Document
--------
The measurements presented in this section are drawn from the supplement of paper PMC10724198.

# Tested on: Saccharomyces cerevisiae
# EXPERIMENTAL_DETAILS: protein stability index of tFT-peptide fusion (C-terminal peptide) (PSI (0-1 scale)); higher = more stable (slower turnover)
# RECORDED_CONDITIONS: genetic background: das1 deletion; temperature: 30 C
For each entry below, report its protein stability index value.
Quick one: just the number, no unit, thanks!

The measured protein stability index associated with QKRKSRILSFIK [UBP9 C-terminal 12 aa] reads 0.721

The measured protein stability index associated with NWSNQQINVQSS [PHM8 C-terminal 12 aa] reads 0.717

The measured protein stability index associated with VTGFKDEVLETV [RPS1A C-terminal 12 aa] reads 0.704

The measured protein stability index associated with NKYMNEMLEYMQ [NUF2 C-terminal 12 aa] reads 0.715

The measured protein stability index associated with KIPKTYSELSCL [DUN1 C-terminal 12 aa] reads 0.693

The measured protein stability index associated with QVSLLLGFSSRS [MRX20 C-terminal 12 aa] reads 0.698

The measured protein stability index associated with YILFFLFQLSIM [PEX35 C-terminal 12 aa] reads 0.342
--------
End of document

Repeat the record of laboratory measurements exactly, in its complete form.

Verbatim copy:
The measurements presented in this section are drawn from the supplement of paper PMC10724198.

# Tested on: Saccharomyces cerevisiae
# EXPERIMENTAL_DETAILS: protein stability index of tFT-peptide fusion (C-terminal peptide) (PSI (0-1 scale)); higher = more stable (slower turnover)
# RECORDED_CONDITIONS: genetic background: das1 deletion; temperature: 30 C
For each entry below, report its protein stability index value.
Quick one: just the number, no unit, thanks!

The measured protein stability index associated with QKRKSRILSFIK [UBP9 C-terminal 12 aa] reads 0.721

The measured protein stability index associated with NWSNQQINVQSS [PHM8 C-terminal 12 aa] reads 0.717

The measured protein stability index associated with VTGFKDEVLETV [RPS1A C-terminal 12 aa] reads 0.704

The measured protein stability index associated with NKYMNEMLEYMQ [NUF2 C-terminal 12 aa] reads 0.715

The measured protein stability index associated with KIPKTYSELSCL [DUN1 C-terminal 12 aa] reads 0.693

The measured protein stability index associated with QVSLLLGFSSRS [MRX20 C-terminal 12 aa] reads 0.698

The measured protein stability index associated with YILFFLFQLSIM [PEX35 C-terminal 12 aa] reads 0.342